public class AssignOAuth2SecurityRequirements : IOperationFilter  
{
    public void Apply(Operation operation, SchemaRegistry schemaRegistry, ApiDescription apiDescription)
    {
        // Determine if the operation has the Authorize attribute
        var authorizeAttributes = apiDescription
            .ActionDescriptor.GetCustomAttributes<AuthorizeAttribute>();

        if (!authorizeAttributes.Any())
            return;

        // Initialize the operation.security property
        if (operation.security == null)
            operation.security = new List<IDictionary<string, IEnumerable<string>>>();

        // Add the appropriate security definition to the operation
        var oAuthRequirements = new Dictionary<string, IEnumerable<string>>
        {
            { "oauth2", Enumerable.Empty<string>() }
        };

        operation.security.Add(oAuthRequirements);
    }
}

Finally, add the Operation filter to the SwaggerDocsConfig instance.

c.OperationFilter<AssignOAuth2SecurityRequirements>();  

Full Swashbuckle configuration at this point

GlobalConfiguration.Configuration  
  .EnableSwagger(c =>
  {
    c.SingleApiVersion("v1", "SwaggerDemoApi");
    c.IncludeXmlComments(string.Format(@"{0}\bin\SwaggerDemoApi.XML", 
                         System.AppDomain.CurrentDomain.BaseDirectory));
    c.DescribeAllEnumsAsStrings();
    c.OAuth2("oauth2")
      .Description("OAuth2 Implicit Grant")
      .Flow("implicit")
      .AuthorizationUrl("https://localhost:44333/core/connect/authorize")
      .TokenUrl("https://localhost:44333/core/connect/token")
      .Scopes(scopes =>
      {
        scopes.Add("read", "Read access to protected resources");
        scopes.Add("write", "Write access to protected resources");
      });

    c.OperationFilter<AssignOAuth2SecurityRequirements>();
  })
  .EnableSwaggerUi();

Examining the Swagger JSON we should now see our protected operations contain information within the security property. In my sample project, I decorated the POST and PUT superheroes APIs with the Authorize attribute.

We can take it one step further and add Roles as scopes to the security property.

public class AssignOAuth2SecurityRequirements : IOperationFilter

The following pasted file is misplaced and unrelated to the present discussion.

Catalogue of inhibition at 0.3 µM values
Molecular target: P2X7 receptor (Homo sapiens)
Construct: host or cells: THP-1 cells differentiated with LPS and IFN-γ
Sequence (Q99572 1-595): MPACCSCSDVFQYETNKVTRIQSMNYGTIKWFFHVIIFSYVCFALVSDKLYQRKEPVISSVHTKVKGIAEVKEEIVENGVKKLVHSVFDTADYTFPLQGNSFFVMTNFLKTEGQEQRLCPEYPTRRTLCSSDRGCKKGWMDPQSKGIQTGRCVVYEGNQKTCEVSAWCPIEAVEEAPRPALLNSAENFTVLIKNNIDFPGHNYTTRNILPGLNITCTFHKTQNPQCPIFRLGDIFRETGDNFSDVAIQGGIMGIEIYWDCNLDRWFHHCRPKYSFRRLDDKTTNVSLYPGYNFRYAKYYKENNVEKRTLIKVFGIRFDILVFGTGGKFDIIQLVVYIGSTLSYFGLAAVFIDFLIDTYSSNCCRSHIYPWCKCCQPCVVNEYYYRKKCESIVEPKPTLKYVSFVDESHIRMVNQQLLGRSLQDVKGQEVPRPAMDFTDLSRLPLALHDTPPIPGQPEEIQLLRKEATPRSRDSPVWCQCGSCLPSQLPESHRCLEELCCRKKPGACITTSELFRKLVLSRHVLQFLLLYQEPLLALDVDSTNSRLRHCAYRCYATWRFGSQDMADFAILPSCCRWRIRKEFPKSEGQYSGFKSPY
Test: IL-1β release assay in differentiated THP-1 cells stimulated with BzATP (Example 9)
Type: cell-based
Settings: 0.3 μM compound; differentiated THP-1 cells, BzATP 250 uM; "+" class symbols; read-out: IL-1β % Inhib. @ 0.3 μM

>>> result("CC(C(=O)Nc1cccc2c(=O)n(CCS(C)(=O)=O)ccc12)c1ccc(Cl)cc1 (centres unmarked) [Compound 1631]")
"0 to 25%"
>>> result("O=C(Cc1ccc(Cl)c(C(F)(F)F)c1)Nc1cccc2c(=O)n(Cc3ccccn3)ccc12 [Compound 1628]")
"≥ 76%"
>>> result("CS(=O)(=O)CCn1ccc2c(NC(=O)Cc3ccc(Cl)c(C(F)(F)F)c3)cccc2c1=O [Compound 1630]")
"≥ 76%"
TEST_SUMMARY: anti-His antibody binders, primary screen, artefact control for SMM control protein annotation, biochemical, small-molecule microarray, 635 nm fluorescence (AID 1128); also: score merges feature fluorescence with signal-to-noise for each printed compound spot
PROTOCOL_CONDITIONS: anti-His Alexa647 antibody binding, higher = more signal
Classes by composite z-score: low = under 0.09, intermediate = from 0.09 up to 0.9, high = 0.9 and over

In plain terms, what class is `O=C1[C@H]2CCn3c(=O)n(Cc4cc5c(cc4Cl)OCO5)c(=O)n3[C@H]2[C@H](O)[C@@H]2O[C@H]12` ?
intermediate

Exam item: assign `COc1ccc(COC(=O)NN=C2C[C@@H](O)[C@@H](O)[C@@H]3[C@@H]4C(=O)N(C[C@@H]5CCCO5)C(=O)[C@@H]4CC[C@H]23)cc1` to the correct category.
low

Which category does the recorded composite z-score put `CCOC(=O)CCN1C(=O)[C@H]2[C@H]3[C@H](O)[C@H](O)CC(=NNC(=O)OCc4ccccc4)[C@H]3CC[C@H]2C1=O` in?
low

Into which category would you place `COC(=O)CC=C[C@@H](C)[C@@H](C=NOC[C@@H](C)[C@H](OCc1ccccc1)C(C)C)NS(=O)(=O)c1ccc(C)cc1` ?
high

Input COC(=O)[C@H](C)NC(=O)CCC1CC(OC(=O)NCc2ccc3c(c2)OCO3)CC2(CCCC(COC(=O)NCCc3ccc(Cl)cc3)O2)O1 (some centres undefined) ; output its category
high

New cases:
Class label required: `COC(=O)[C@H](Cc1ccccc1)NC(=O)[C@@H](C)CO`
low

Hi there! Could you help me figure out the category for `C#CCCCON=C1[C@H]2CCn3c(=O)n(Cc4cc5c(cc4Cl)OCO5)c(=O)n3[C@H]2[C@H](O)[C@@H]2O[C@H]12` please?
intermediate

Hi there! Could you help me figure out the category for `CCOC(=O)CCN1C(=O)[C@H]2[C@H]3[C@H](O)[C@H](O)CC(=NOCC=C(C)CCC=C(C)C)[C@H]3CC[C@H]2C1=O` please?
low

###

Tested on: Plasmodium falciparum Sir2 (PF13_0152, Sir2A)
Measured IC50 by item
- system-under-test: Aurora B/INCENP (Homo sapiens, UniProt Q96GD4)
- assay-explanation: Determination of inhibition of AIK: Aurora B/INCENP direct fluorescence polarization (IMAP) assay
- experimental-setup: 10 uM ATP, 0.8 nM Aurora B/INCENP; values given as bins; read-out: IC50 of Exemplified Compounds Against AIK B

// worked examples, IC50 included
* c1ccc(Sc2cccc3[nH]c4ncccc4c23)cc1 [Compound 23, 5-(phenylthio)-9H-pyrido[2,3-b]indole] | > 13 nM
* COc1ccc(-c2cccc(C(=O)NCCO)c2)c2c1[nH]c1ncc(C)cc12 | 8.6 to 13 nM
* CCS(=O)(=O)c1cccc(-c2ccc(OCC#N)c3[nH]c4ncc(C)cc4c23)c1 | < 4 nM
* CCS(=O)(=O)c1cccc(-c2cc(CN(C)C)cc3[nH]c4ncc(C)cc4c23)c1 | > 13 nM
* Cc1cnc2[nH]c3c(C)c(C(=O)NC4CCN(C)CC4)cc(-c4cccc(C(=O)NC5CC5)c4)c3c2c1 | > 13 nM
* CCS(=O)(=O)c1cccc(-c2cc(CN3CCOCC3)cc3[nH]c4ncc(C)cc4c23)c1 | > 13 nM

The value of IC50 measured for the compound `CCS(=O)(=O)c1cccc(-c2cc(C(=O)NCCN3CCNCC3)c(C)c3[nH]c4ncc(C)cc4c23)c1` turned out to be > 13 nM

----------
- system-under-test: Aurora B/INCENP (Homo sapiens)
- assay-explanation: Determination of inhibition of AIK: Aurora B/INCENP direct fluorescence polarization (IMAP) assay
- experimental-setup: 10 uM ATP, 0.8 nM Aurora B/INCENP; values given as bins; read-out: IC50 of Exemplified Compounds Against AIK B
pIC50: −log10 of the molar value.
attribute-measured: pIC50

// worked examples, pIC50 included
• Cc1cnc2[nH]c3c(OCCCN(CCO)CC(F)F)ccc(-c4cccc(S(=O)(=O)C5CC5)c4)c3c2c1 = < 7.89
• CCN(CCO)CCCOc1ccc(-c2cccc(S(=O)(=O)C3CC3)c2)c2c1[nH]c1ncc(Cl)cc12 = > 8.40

{
        public void Apply(Operation operation, SchemaRegistry schemaRegistry, ApiDescription apiDescription)
        {
            // Determine if the operation has the Authorize attribute
            var authorizeAttributes = apiDescription
                .ActionDescriptor.GetCustomAttributes<AuthorizeAttribute>();

            if (!authorizeAttributes.Any())
                return;

            // Correspond each "Authorize" role to an oauth2 scope
            var scopes =
                authorizeAttributes
                .SelectMany(attr => attr.Roles.Split(','))
                .Distinct()
                .ToList();

            // Initialize the operation.security property if it hasn't already been
            if (operation.security == null)
                operation.security = new List<IDictionary<string, IEnumerable<string>>>();

            var oAuthRequirements = new Dictionary<string, IEnumerable<string>>
                {
                    { "oauth2", scopes }
                };

            operation.security.Add(oAuthRequirements);
        }
    }

I added the "write" Role to the POST and PUT superheroes API

[Authorize(Roles = "write")]

and it reflects nicely in the Swagger.

Source code for this series: github.com/billpratt/SwaggerDemoApi

Related Posts

  • Part I: Enabling OAuth 2.0
  • Part III: Enabling OAuth 2.0 in Swagger UI - coming soon
  • Part IV: Create client libraries - coming soon